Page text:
Contributions are welcome, and they are greatly appreciated! Every little bit helps, and credit will always be given.
You can contribute in many ways.
Although django-dingos is generic, in the near future its further development will occur mostly within the further development of the Django Mantis Cyber-Threat Intelligence Management Framework. So, for the time being, please use https://github.com/siemens/django-mantis/issues as issue tracker for bugs, feature requests and other feedback regarding django-dingos.
Report bugs at https://github.com/siemens/django-mantis/issues.
If you are reporting a bug, please include:
- Your operating system name and version.
- Any details about your local setup that might be helpful in troubleshooting.
- Detailed steps to reproduce the bug.
Look through the GitHub issues (https://github.com/siemens/django-mantis/issues) for bugs. Anything tagged with “bug” is open to whoever wants to implement it.
Look through the GitHub issues (https://github.com/siemens/django-mantis/issues) for features. Anything tagged with “feature” is open to whoever wants to implement it.
Djangos could always use more documentation, whether as part of the official Djangos docs, in docstrings, or even on the web in blog posts, articles, and such.
The best way to send feedback is to file an issue at https://github.com/siemens/django-mantis/issues.
If you are proposing a feature:
- Explain in detail how it would work.
- Keep the scope as narrow as possible, to make it easier to implement.
- Remember that this is a volunteer-driven project, and that contributions are welcome :)
In your contribution, you may want to either modify/add to existing code or create a new Django application that interacts with the existing applications that are part of the Mantis framework.
DINGOS profitted a lot from the advice provided in Two Scoops of Django. Unless you are an absolute Django expert (and maybe even then), please read Daniel Greenfield’s and Audrey Roy’s excellent Two Scoops of Django. Even though it provides best practices for Django 1.5, most of its advice is also valid for Django 1.6, and likely to be very relevant for quite a few minor revisions to come.
Here’s how to set up a repository for local development.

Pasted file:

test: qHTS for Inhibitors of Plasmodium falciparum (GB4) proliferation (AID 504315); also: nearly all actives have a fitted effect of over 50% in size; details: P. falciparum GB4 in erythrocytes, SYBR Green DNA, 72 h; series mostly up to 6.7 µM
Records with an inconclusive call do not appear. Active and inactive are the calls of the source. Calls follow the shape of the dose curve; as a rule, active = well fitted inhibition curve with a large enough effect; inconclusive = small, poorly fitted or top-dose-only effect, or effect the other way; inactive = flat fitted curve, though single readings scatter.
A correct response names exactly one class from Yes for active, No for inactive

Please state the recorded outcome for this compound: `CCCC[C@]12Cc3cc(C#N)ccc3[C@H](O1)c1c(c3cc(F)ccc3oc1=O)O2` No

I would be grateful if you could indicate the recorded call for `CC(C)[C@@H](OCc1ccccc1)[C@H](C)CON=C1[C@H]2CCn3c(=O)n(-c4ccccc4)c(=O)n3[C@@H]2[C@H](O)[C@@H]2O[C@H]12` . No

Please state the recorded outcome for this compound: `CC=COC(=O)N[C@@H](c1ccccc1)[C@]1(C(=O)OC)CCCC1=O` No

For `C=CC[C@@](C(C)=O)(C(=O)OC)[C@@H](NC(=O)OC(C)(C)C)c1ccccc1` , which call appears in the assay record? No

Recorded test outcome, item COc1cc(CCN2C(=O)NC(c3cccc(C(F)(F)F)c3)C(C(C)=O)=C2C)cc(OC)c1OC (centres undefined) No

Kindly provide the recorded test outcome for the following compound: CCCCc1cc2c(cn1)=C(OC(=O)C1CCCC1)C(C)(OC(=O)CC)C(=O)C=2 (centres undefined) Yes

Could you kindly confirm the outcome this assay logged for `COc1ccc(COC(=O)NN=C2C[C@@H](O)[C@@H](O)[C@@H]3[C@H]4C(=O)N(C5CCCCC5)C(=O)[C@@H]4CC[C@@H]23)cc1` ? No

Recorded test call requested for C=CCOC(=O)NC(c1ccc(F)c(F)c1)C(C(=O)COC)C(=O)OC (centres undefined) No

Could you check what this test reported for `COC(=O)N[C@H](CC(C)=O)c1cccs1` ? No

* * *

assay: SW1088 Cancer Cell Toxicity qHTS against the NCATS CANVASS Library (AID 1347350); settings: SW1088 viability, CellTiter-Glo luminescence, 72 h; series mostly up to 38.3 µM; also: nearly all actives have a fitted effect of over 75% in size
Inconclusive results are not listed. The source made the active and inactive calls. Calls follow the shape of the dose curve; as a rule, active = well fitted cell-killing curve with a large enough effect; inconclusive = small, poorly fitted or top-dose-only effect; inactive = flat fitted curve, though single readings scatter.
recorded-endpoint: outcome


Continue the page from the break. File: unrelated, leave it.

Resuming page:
Fork the relevant repository repo on GitHub.
Clone your fork locally:
$ git clone email@example.com:your_name_here/<repository>.git
Install your local copy into a virtualenv. Assuming you have virtualenvwrapper installed, this is how you set up your fork for local development:
$ mkvirtualenv <your_mantis_environment> $ cd <repository_folder> $ python setup.py develop
Create a branch for local development:
$ git checkout -b name-of-your-bugfix-or-feature
Now you can make your changes locally.
Commit your changes and push your branch to GitHub:
$ git add . $ git commit -m "Your detailed description of your changes." $ git push origin name-of-your-bugfix-or-feature
Submit a pull request through the GitHub website.
Do yourself a favor and set up the directory structure of your
Django application in the right way from the very start.
The easiest way to do so is to use Daniel Greenfield’s cookiecutter-djangopackage template
(which uses Audrey Roy’s excellent Cookiecutter for creating the directories): this
layout has a very sensible directory structure with out-of-the-box configuration of
easy build, submission to PyPi, etc., as well as the start of a Sphinx documentation tree.
Once you have the directory structure created, initialize a fresh git repository with it
and get to work...
Before you submit a pull request, check that it meets these guidelines:
- The pull request should include tests.
- If the pull request adds functionality, the docs should be updated. Put your new functionality into a function with a docstring, and add the feature to the list in README.rst.
- The pull request should work for Python 2.7.